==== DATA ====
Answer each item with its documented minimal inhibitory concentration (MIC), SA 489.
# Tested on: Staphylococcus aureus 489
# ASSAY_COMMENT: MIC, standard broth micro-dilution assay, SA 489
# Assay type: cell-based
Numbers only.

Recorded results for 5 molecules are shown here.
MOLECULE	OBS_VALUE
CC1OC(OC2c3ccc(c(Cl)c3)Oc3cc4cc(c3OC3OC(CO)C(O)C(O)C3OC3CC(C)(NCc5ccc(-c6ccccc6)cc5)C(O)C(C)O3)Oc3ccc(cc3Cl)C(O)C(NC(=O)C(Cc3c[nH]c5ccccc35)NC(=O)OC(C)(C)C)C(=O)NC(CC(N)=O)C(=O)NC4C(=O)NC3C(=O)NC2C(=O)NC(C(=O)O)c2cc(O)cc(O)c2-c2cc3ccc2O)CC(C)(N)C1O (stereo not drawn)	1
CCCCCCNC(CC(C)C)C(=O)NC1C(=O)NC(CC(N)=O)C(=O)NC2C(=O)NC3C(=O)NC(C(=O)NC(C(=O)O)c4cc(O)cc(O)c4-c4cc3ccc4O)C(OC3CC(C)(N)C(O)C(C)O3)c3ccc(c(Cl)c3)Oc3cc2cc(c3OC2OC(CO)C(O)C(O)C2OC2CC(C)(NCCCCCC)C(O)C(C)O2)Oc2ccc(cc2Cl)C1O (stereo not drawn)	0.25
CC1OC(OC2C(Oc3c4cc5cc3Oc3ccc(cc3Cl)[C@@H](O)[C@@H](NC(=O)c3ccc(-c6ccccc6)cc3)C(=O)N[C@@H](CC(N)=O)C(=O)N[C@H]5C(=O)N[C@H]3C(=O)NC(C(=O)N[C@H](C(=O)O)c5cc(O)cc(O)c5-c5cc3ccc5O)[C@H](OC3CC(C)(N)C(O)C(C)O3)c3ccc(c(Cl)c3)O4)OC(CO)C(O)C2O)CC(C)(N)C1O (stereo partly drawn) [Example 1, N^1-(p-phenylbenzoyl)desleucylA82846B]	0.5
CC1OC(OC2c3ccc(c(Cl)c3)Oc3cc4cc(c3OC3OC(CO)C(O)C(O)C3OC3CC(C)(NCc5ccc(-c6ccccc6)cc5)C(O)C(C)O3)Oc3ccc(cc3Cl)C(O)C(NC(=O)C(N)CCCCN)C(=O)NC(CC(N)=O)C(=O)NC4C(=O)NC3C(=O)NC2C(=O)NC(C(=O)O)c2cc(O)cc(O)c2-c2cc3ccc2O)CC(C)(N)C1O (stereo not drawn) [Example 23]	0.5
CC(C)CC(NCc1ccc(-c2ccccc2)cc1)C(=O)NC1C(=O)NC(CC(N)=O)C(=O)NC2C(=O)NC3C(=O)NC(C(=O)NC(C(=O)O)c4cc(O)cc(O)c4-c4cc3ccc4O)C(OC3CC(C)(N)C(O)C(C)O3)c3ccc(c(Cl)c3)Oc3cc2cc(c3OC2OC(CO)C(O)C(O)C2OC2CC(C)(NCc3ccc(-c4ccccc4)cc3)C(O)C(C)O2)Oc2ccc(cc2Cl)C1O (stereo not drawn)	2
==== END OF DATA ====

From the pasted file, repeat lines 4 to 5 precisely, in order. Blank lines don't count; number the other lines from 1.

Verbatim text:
# Assay type: cell-based
Numbers only.